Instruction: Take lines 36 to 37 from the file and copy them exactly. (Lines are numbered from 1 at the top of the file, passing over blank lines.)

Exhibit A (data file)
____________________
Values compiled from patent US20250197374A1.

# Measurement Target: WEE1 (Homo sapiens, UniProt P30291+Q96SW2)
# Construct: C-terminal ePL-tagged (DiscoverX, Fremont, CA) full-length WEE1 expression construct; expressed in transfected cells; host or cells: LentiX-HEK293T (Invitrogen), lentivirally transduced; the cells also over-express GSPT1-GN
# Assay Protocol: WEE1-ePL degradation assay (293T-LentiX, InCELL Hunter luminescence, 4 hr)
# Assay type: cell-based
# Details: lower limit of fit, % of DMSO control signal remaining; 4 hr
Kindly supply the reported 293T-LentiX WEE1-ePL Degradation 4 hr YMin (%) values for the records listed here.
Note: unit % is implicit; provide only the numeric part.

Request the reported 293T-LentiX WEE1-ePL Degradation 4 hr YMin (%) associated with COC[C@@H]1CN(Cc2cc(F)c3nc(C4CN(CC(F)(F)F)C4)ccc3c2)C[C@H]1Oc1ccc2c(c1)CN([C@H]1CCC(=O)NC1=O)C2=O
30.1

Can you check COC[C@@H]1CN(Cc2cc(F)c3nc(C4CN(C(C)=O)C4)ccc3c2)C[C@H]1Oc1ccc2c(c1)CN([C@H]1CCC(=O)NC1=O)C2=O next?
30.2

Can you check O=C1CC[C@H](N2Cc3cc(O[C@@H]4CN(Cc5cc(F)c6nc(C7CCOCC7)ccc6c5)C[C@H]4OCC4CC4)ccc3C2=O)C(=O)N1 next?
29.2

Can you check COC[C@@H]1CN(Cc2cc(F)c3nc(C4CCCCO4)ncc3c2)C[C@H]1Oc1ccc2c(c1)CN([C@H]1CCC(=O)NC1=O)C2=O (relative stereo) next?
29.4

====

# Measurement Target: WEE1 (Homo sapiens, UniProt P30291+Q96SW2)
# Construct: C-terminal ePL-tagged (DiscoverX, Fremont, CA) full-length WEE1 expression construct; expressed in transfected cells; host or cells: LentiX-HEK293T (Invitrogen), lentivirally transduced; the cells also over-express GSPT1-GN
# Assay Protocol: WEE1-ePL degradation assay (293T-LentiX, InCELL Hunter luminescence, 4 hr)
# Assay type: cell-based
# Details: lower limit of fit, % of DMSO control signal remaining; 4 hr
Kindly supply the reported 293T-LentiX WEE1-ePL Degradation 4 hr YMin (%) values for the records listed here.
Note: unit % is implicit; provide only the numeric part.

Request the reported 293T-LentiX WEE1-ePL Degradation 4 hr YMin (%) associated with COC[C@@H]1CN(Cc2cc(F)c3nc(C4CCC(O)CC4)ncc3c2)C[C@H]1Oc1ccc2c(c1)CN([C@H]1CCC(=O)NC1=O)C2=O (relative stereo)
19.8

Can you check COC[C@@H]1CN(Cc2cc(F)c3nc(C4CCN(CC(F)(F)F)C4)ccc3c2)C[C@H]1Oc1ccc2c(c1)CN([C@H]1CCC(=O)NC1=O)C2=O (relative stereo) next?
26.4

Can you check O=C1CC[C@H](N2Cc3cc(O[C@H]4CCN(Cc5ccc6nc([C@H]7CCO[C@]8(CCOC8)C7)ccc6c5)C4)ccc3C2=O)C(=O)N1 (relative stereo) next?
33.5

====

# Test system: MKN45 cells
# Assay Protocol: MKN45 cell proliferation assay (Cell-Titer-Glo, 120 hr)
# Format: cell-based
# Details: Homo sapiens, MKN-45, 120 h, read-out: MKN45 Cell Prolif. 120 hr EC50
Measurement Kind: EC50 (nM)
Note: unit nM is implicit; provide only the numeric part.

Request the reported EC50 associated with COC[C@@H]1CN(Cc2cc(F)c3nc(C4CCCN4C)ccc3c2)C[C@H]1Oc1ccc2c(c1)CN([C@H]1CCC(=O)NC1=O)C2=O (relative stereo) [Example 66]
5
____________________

Measurement Kind: EC50 (nM)
Note: unit nM is implicit; provide only the numeric part.